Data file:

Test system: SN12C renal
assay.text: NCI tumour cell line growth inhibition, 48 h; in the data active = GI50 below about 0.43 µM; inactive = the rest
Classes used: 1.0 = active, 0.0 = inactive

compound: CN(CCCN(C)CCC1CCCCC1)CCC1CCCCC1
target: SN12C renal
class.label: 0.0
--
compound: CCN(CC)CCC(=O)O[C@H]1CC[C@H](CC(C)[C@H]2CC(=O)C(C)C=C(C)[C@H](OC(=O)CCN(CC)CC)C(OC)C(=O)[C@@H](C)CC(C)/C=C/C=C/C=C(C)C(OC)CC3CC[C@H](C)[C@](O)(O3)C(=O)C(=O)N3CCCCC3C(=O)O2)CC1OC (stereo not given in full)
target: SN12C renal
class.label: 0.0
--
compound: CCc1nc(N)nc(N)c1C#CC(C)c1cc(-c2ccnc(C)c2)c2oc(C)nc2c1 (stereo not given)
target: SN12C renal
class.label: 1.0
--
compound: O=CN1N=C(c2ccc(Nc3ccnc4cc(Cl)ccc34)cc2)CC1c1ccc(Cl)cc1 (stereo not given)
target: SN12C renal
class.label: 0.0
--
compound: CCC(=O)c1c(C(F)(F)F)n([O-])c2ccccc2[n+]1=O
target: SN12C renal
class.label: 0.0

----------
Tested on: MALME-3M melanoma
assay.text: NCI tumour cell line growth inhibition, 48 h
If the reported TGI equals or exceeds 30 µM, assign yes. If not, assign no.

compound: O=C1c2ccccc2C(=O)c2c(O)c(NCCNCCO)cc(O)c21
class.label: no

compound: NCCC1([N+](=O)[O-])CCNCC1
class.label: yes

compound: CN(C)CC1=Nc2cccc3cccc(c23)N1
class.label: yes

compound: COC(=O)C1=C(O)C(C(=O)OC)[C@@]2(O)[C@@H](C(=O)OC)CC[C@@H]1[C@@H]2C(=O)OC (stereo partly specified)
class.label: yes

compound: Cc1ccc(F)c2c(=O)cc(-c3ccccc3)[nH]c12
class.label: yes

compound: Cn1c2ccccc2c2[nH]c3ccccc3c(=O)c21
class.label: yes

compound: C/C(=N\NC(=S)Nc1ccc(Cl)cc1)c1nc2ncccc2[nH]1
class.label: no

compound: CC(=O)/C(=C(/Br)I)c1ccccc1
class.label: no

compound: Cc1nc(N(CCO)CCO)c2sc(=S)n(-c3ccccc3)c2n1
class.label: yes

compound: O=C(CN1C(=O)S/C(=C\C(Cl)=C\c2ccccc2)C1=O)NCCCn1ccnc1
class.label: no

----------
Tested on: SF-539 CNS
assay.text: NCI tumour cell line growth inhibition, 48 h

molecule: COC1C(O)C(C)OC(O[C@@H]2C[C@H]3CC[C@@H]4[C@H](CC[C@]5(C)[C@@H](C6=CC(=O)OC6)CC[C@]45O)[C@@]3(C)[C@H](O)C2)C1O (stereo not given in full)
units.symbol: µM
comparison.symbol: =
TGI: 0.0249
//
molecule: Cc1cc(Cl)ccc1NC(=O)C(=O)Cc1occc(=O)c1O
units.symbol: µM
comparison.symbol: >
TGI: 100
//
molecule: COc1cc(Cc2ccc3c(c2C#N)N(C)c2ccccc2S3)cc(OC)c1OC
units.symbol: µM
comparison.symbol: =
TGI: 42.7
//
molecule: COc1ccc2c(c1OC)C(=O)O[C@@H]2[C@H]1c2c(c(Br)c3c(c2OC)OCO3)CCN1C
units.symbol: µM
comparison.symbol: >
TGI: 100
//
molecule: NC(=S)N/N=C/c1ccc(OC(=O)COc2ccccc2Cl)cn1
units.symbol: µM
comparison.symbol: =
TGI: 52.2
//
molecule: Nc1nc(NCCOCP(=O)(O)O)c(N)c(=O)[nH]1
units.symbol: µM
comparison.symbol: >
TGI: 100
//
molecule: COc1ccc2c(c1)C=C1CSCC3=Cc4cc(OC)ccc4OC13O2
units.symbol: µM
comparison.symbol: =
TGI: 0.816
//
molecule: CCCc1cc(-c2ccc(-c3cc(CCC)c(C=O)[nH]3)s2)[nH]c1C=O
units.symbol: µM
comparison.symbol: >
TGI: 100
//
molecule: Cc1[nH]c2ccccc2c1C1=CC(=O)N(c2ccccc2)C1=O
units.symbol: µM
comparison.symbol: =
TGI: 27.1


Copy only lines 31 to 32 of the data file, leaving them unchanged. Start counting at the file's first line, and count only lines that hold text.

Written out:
compound: CN(C)CC1=Nc2cccc3cccc(c23)N1
class.label: yes